On the other hand, the control of the flow or emission of the vaporized material from the source, rather than the flux, commonly involves the use of a mechanical shutter which is mounted for pivotal movement adjacent the mouth of the source. During a deposition process involving such a shutter, the shutter is pivotally moved back and forth across the mouth of the source between two positions (i.e. opened and closed positions) to control the exposure of the substrate to the source and consequently control the flow of atoms and/or molecules from the source toward the substrate.

If such mechanical shutters are operated rapidly (to provide, for example, an open period of no more than 1.6 seconds), the uniformity (i.e. flatness) of the flux profile emitted from the source suffers, and the uniformity of the resulting deposition suffers accordingly. Therefore, to ensure that the flux profile is relatively uniform, the periods of time that these shutters are open are typically no less than 1.6 seconds in duration. Consequently, a deposition process performed with such shutters is a time-consuming process, and when considering the fact that temperature-control schemes are time-consuming in nature, as mentioned above, some prior art vapor deposition processes performed in a HV environment have not heretofore been considered to be practical for mass production processes. In other words, the time-related constraints which attend prior art vapor deposition processes of this class (such as MBE) have so far outweighed the benefits gained by such prior art deposition processes that these processes have not heretofore been employed in silicon-based semiconductor fabrication facilities.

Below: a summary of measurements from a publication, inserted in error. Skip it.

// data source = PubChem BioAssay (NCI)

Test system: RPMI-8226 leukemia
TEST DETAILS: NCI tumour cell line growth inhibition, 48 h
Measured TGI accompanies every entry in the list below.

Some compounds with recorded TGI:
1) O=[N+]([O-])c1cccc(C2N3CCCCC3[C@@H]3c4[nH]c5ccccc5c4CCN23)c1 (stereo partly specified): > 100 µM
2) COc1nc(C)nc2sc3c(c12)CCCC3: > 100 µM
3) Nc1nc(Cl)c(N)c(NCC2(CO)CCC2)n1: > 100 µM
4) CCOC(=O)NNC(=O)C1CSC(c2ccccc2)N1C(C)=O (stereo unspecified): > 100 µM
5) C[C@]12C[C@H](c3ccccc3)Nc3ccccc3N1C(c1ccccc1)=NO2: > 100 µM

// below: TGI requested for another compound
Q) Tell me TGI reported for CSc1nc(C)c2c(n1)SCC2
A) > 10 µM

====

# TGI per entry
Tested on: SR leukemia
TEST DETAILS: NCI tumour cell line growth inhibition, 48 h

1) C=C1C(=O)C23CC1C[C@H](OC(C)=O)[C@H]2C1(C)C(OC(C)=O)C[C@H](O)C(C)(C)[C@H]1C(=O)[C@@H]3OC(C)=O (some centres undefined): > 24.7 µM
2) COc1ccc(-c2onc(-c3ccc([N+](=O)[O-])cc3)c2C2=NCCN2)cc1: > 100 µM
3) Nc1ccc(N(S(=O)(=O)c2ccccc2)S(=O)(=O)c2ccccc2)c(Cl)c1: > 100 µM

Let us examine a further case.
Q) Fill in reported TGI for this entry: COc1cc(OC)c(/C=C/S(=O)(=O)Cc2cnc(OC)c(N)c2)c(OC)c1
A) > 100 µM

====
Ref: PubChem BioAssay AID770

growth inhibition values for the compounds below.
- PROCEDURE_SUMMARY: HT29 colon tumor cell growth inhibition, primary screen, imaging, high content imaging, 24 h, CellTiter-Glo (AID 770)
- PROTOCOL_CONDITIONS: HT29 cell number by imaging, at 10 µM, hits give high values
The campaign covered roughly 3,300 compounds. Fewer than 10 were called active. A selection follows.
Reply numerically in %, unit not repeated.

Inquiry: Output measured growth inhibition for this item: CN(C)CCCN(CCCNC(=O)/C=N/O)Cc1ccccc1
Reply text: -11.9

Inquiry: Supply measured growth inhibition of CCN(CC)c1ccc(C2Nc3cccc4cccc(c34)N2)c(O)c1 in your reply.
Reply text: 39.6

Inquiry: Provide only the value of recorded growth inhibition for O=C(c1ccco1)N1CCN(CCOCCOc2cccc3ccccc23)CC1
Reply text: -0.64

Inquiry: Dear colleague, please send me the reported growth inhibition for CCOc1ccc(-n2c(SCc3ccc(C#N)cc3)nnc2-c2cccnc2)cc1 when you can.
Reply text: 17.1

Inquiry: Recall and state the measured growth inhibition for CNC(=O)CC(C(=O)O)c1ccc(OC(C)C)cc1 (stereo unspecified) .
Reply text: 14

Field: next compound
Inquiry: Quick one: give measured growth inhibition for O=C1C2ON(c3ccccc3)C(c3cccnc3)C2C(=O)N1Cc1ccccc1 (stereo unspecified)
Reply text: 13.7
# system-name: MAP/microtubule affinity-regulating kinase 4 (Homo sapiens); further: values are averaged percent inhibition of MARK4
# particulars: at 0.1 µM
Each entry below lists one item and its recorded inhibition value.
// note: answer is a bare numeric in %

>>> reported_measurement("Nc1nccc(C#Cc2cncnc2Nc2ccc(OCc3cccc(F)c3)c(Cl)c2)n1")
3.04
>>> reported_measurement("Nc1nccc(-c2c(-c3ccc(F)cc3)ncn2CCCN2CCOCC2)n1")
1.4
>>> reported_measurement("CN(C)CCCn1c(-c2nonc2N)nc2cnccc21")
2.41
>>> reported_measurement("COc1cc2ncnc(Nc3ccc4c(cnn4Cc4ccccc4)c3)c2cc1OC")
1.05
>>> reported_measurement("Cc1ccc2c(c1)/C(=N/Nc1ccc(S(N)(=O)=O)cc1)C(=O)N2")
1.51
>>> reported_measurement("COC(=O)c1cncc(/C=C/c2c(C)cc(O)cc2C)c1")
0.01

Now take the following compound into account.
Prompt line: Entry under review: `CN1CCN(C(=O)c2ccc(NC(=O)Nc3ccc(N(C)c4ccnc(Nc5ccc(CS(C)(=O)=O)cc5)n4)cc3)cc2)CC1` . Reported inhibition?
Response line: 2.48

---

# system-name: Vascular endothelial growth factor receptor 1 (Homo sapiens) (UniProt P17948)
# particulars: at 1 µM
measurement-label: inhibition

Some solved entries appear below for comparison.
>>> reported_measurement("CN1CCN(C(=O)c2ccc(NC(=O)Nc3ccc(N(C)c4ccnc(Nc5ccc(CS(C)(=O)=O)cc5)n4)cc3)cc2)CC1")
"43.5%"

It is an object of the present invention to provide a new and improved shutter apparatus and system for controlling parameters attending the emission of vaporized material from a source in a growth/deposition application involving a HV environment and an associated method.

Another object of the present invention is to provide such an apparatus and system capable of controlling the flux and related parameters of the vaporized material with a high degree of accuracy and which circumvents many of the time-related constraints attending vapor deposition processes of the prior art.

Still another object of the present invention is to provide such an apparatus and system enabling the growth of stoichiometric line compounds with greater accuracy and control over the growth process, and which promotes uniformity of growth of the deposited materials upon a substrate and a more rapid deposition of vaporized material than was capable of being achieved with conventional deposition processes.

Yet another object of the present invention is to provide such an apparatus and system wherein the parameters attending the vaporized material can be adjusted so rapidly while preserving the uniformity of the flux profile that vapor deposition processes of the prior art which have heretofore not been considered as practical for mass production processes are now practical.

A further object of the present invention is to provide such an apparatus and system which is uncomplicated in construction yet effective in operation.

SUMMARY OF THE INVENTION

This invention resides in an apparatus, system and method for controlling at least one parameter attending the emission of a vaporized material from a source in a HV environment wherein there is associated with the source an exit opening through which vaporized material must exit the source.